The balancing process increased the number of underrepresented classes, but there is still an imbalance due to the severity of the class imbalance. This will hinder the performance of the detector on the underrepresented classes. You can consider trying additional techniques to address the class imbalance such as collecting more data, use a data augmentation, or generate synthetic data. Using these additional techniques is beyond the scope of this example.

Because of the class imbalance, training a robust detector for all four classes is not feasible. This example combines all the classes into a single Airplane class. Use helperCombineClasses, to combine all the box labels to Airplane and rerun balanceBoxLabels to sample new block locations from the dataset. Although class balancing is not needed for a single class, balanceBoxLabels enables you to sample block locations from regions of the image where objects are present.

boxLabelTable = helperCombineClasses(boxLabelTable);
numObservations = 5000;
airplaneLocationSet = balanceBoxLabels(boxLabelTable, bims, blockSize, numObservations, Levels=1);
bldsAirplane = boxLabelDatastore(boxLabelTable, airplaneLocationSet);

The number of observations is selected to be 5000 to ensure that the number of objects in the block location has as many objects as the original dataset. Count the number of labeled objects to verify the number of objects matches the original dataset.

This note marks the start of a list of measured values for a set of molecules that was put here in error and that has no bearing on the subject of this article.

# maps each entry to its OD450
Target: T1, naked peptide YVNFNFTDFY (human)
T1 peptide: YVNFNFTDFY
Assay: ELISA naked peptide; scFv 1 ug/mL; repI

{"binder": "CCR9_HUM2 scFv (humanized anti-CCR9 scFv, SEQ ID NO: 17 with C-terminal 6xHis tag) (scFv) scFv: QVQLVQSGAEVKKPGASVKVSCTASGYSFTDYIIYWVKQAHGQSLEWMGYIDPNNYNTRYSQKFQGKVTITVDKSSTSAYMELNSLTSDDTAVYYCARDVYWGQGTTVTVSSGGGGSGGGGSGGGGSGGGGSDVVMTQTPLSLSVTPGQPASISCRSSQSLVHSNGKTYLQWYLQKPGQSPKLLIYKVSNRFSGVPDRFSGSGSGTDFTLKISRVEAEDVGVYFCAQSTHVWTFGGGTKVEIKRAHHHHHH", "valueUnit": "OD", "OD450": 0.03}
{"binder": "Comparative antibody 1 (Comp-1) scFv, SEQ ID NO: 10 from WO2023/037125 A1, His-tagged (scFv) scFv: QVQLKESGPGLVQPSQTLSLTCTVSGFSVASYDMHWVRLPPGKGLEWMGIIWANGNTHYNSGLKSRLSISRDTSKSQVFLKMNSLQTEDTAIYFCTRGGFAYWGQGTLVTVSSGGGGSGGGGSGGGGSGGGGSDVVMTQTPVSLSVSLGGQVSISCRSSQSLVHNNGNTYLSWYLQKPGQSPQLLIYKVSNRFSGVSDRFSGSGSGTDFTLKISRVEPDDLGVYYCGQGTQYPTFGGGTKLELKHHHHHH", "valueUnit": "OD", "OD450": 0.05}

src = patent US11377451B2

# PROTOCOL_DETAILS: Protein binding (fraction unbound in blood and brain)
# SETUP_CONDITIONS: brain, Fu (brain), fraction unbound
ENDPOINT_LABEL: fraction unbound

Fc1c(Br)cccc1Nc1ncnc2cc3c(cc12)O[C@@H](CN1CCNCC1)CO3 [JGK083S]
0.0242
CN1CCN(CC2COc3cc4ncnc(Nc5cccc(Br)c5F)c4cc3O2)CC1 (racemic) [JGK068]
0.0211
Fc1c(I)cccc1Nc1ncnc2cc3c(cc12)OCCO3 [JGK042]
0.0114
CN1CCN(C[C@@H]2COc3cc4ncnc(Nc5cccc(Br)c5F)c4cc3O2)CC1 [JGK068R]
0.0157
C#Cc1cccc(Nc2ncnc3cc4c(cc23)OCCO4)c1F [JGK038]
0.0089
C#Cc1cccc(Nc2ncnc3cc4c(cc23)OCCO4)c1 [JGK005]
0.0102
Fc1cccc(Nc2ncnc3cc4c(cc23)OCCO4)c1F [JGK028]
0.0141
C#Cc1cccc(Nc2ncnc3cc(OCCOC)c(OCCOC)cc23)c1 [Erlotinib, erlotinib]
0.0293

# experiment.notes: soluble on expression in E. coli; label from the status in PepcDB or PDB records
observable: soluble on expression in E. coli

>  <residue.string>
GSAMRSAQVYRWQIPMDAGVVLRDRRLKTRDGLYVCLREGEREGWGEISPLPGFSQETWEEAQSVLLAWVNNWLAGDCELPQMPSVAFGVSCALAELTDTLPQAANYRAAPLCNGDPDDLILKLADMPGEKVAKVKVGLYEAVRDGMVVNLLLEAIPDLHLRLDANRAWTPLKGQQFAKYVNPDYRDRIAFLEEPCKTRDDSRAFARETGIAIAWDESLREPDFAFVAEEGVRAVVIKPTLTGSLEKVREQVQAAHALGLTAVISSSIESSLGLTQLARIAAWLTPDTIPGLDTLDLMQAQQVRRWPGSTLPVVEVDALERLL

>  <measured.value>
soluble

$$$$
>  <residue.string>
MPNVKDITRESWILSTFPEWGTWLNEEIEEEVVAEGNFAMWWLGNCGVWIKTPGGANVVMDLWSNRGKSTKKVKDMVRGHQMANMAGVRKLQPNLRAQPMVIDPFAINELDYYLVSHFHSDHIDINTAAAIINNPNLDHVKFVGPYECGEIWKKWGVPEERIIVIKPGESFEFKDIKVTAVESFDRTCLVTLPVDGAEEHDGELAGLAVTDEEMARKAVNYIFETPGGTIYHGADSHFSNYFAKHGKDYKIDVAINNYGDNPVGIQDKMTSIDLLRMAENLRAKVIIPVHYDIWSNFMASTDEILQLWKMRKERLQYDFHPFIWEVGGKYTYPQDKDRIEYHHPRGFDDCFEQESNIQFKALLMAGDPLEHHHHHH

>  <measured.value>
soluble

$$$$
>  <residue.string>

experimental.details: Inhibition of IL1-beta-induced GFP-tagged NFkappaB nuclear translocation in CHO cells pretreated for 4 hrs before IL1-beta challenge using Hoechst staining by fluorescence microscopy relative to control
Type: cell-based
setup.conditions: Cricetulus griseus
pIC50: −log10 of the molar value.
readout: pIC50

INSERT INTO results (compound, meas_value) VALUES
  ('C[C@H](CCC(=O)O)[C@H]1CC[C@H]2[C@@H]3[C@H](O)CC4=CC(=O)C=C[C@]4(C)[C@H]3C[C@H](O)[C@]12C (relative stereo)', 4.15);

Split Blocks Into Training and Validation Sets

With a set of blocks sampled from the images, the next step is to split the set of blocks into a training set and validation sets. Create a blockedImageDatastore to load the selected block locations from the training images.

bimds = blockedImageDatastore(bims, BlockLocationSet=airplaneLocationSet);

Combine the blockedImageDatastore with the corresponding boxLabelDatastore.

ds = combine(bimds, bldsAirplane);

Shuffle the datastore prior to splitting into training and validation sets to ensure blocks from all images are included in both the training and validation sets.

ds = shuffle(ds);

Finally, split the selected blocks into a training set and validation set into an 80/20 split.

totalNumBlocks = bimds.TotalNumBlocks;
numBlocksTraining = round(totalNumBlocks*0.8);
dsTrain = subset(ds,1:numBlocksTraining);
dsVal = subset(ds,numBlocksTraining+1:totalNumBlocks);

Configure Object Detector

The SSD object detection network is composed of a feature extraction network followed by a detection subnetwork. The feature extraction network is typically a pretrained CNN. The detection subnetwork is a small CNN, compared to the feature extraction network and is composed of a few convolutional layers and layers specific to SSD.

This example uses ImageNet pretrained ResNet-50 for feature extraction from the Deep Learning Toolbox™ Model for ResNet-50 Network. Other pretrained networks such as MobileNet v2 or ResNet-18 can also be used depending on application requirements.

Load ResNet-50 and extract the layer graph. If Deep Learning Toolbox™ Model for ResNet-50 Network is not installed, the software provides a download link.

net = resnet50;
featureExtractionNet = layerGraph(net);

Specify the feature extraction layers to connect the SSD detection subnetworks. Choosing the optimal feature extraction layers depends on the size of objects in the training dataset requires empirical analysis.

layersToConnect =  ["activation_22_relu", "activation_40_relu"];

The SSD object detector uses anchor boxes. Use the estimateAnchorBoxes function to estimate anchor boxes based on the size of objects in the training data. In this example, 6 anchor boxes are estimated. Choosing the optimal number of anchor boxes requires empirical analysis.